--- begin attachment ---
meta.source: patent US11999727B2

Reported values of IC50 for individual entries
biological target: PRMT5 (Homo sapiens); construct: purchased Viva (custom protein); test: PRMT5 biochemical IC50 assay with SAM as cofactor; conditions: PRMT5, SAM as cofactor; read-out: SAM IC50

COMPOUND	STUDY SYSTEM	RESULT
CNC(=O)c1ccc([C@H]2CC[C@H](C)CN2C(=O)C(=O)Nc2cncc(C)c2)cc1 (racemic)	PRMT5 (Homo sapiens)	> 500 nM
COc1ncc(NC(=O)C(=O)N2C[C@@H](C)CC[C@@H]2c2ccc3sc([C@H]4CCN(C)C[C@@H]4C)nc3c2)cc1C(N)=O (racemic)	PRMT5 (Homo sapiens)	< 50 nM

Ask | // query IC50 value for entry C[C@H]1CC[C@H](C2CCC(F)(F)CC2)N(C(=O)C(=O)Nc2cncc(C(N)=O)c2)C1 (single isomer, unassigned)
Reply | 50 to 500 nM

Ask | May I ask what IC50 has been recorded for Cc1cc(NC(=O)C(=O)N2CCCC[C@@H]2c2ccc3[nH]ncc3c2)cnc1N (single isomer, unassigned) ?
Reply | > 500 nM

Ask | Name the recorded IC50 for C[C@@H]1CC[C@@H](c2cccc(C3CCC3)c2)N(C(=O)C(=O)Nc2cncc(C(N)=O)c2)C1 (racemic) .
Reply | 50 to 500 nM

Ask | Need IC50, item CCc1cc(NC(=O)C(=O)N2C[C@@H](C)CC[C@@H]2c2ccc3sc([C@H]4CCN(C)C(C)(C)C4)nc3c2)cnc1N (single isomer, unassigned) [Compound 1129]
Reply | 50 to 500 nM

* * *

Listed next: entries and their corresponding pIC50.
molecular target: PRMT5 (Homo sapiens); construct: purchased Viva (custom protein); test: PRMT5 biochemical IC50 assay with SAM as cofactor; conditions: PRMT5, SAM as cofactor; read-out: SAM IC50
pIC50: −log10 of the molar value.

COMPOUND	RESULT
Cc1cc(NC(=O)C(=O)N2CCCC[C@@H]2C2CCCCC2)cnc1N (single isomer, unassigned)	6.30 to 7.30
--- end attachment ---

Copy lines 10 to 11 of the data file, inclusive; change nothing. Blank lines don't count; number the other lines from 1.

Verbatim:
Reply | > 500 nM

Ask | Name the recorded IC50 for C[C@@H]1CC[C@@H](c2cccc(C3CCC3)c2)N(C(=O)C(=O)Nc2cncc(C(N)=O)c2)C1 (racemic) .